In order to deliver water up a standpipe riser at usable pressure on the topmost floor (which is required by most standards to be only 65 psi at the valve outlet), the riser water pressure will be much higher at lower outlets than at upper outlets. In Class I and III systems, most codes specify a flow of 250 gpm delivered from each outlet at about 65 psi. In Class II systems, the flow requirement is usually 100 gpm also at 65 psi.
While not designated as a pressurecontrol device, the common floor hose valve often is used by suppression personnel to restrict flow, and thereby pressure, on hoselines. These valves have screw shutoffs and normally are rated to operate at system pressures between 100 and 300 psi. Although some standards call for devices to restrict outlet pressures to 100 psi in Class I systems, some codes, such as Chicago’s, specifically eliminate the requirement for restriction. Under these codes, pressures up to 175 psi may be encountered when operating from valves without restriding devices.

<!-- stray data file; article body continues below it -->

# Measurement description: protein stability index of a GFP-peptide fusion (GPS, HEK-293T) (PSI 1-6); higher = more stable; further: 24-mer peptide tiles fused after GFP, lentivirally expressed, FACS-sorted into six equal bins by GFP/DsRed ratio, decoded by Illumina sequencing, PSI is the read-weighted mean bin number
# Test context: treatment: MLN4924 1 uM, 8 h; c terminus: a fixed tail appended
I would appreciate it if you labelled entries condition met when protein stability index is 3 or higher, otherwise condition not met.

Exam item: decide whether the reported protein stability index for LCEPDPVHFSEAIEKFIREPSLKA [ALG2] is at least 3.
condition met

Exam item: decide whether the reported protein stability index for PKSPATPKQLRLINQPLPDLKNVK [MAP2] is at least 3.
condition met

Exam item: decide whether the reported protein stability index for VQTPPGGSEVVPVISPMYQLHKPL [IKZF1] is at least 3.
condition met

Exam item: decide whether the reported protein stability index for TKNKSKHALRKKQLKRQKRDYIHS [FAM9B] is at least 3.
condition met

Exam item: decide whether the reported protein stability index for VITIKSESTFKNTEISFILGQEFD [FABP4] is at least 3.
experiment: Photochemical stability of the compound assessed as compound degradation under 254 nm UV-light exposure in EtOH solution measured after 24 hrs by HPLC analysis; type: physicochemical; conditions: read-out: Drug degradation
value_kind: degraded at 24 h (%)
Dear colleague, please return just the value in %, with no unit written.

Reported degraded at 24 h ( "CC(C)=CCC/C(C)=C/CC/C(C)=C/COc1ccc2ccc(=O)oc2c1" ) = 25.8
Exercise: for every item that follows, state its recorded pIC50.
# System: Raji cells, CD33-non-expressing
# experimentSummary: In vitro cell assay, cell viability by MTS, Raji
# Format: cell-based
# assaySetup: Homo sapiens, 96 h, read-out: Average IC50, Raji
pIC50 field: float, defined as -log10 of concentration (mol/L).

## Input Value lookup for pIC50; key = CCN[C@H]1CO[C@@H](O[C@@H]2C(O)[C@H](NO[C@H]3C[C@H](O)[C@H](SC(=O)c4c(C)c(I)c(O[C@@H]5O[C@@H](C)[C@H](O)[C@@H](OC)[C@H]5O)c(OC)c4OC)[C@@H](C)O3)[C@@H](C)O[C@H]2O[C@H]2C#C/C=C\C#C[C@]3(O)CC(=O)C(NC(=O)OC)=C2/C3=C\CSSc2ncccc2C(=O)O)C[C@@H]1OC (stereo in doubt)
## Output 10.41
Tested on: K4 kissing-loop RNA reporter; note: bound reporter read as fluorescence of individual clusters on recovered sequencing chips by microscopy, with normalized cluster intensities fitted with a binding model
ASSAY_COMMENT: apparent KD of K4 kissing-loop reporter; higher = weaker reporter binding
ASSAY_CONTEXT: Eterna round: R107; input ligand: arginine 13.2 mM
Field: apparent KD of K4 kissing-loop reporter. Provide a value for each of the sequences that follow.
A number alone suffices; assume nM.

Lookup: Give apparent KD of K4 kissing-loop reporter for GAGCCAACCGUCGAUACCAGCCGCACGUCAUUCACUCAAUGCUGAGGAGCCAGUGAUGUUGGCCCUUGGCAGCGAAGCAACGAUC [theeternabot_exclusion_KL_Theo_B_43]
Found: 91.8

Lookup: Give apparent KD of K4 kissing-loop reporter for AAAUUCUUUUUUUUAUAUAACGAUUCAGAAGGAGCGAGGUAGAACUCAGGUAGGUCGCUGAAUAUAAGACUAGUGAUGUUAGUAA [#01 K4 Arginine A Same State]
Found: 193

While opening or closing the valve to control pressure works when the water is flowing, when the nozzle is shut off the entire system pressure will build up beyond the hose valve, even if it is partially shut, and will be available at the nozzle when it is opened again. This method cannot control excessive pressures under noflow conditions unless the hose valve is completely shut off.
If riser pressures above 100 psi are encountered, most codes require that each floor hose valve outlet be provided with a method to reduce operating pressure to about 100 psi. Two classes of devices are available to automatically reduce outlet pressures to within standards: pressure reducers and pressure regulators.